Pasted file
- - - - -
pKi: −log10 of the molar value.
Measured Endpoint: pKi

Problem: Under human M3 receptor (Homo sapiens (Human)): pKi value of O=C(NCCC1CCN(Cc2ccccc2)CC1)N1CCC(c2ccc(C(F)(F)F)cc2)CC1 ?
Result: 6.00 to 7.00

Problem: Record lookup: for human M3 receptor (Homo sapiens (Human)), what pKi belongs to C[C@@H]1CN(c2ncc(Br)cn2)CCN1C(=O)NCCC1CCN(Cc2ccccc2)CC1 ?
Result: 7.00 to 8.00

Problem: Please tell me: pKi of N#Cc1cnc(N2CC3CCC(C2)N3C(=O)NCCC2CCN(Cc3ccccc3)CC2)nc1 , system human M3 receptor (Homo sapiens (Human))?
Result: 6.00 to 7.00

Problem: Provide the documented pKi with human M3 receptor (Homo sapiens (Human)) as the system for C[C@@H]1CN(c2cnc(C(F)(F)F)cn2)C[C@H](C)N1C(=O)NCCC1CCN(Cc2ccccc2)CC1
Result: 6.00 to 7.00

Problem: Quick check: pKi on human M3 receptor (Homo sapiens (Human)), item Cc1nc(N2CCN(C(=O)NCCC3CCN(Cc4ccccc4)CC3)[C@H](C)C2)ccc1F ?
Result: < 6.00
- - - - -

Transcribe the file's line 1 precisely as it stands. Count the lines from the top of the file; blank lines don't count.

pKi: −log10 of the molar value.